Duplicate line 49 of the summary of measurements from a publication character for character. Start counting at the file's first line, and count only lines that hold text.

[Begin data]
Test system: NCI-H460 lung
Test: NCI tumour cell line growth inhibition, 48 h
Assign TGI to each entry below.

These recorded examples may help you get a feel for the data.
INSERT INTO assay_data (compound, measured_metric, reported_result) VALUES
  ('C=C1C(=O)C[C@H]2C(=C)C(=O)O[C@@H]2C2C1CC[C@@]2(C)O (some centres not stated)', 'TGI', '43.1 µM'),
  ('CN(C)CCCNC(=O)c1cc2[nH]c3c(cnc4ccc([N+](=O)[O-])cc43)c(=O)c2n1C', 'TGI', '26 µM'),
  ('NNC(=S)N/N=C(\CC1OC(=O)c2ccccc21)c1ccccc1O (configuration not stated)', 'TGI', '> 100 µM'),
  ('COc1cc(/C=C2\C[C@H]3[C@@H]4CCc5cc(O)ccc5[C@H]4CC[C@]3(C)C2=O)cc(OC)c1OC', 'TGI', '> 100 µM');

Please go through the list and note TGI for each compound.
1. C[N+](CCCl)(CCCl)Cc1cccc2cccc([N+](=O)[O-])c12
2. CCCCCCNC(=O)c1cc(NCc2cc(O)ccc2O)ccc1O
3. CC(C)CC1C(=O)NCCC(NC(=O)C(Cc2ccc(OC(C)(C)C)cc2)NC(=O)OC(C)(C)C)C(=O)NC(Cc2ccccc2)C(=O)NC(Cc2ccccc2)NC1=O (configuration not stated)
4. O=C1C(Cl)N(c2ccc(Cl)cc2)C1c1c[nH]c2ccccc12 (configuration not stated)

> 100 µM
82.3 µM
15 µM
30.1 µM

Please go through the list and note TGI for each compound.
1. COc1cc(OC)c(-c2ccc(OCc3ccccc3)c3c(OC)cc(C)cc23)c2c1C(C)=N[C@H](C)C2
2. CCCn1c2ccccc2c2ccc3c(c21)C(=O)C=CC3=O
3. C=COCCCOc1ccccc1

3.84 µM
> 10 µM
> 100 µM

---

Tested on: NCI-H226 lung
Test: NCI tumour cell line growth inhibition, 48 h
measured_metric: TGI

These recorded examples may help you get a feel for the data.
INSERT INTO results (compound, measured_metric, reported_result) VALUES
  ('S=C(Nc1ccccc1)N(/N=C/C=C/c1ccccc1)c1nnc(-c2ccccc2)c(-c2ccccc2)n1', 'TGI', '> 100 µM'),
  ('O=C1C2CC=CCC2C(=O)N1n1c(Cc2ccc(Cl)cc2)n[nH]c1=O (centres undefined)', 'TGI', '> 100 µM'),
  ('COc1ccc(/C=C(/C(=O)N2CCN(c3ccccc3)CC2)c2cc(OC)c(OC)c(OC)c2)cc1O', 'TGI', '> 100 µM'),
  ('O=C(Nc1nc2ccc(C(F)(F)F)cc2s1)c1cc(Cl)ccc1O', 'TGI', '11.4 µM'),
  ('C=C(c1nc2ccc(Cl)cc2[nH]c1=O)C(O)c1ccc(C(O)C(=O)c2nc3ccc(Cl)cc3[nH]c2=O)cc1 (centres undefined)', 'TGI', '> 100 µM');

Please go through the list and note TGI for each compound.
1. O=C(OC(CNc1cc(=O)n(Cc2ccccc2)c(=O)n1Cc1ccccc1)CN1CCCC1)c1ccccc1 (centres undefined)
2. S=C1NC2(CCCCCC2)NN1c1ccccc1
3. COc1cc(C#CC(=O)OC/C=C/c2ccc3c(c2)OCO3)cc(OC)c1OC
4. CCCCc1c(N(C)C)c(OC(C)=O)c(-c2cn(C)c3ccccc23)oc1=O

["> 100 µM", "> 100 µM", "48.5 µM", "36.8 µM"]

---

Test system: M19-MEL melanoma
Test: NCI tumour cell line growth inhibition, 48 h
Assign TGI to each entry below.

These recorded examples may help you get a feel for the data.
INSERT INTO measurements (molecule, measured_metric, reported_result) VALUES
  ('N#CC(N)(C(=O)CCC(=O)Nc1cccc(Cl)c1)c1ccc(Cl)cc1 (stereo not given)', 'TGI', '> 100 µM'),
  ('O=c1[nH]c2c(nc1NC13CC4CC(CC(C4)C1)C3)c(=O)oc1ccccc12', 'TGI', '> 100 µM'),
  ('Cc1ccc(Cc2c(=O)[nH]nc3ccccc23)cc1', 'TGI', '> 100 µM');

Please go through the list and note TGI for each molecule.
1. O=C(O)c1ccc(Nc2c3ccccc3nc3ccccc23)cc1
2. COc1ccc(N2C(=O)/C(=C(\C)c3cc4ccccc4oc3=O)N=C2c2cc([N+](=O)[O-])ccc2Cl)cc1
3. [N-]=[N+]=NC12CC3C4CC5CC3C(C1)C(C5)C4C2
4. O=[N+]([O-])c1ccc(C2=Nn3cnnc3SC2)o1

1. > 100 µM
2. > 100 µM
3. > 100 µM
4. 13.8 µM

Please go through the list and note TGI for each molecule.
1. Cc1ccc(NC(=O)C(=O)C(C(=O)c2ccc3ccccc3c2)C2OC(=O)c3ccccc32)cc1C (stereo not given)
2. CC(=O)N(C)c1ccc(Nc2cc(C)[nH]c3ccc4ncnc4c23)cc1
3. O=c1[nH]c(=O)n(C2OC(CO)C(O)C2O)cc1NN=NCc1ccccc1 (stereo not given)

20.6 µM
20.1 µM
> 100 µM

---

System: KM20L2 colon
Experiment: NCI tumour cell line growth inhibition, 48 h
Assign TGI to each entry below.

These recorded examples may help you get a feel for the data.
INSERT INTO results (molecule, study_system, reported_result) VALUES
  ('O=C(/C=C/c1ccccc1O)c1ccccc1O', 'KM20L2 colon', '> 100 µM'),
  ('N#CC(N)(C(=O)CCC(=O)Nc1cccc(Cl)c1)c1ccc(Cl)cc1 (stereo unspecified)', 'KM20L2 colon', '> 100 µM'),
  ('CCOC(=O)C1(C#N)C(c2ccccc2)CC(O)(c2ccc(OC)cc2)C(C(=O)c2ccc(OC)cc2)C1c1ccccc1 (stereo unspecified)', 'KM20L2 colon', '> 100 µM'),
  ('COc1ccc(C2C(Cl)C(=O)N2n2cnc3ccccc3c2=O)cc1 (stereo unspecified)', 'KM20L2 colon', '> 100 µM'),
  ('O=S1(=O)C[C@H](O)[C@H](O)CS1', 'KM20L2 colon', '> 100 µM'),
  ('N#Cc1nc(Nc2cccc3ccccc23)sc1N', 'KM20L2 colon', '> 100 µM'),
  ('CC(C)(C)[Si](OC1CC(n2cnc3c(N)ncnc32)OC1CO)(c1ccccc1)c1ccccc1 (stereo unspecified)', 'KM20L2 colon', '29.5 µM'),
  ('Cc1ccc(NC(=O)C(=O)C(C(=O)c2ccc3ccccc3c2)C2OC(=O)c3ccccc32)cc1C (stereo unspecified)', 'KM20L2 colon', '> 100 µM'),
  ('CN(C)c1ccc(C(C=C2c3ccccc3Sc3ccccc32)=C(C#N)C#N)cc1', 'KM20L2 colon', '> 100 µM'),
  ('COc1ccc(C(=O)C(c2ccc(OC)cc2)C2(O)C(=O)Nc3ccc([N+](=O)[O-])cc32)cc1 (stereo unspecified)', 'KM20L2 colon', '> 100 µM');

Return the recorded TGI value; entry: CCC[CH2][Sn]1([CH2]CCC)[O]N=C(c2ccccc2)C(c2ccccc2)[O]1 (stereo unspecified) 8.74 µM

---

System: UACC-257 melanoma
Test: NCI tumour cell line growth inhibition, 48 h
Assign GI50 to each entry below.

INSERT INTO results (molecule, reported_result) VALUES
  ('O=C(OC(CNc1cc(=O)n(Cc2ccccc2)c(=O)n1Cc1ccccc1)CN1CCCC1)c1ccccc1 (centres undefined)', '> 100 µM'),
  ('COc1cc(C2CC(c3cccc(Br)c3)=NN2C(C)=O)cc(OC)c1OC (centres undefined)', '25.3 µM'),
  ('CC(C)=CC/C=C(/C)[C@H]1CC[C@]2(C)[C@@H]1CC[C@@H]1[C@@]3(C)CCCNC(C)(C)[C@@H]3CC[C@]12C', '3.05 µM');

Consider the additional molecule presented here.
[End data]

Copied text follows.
  ('N#CC(N)(C(=O)CCC(=O)Nc1cccc(Cl)c1)c1ccc(Cl)cc1 (stereo not given)', 'TGI', '> 100 µM'),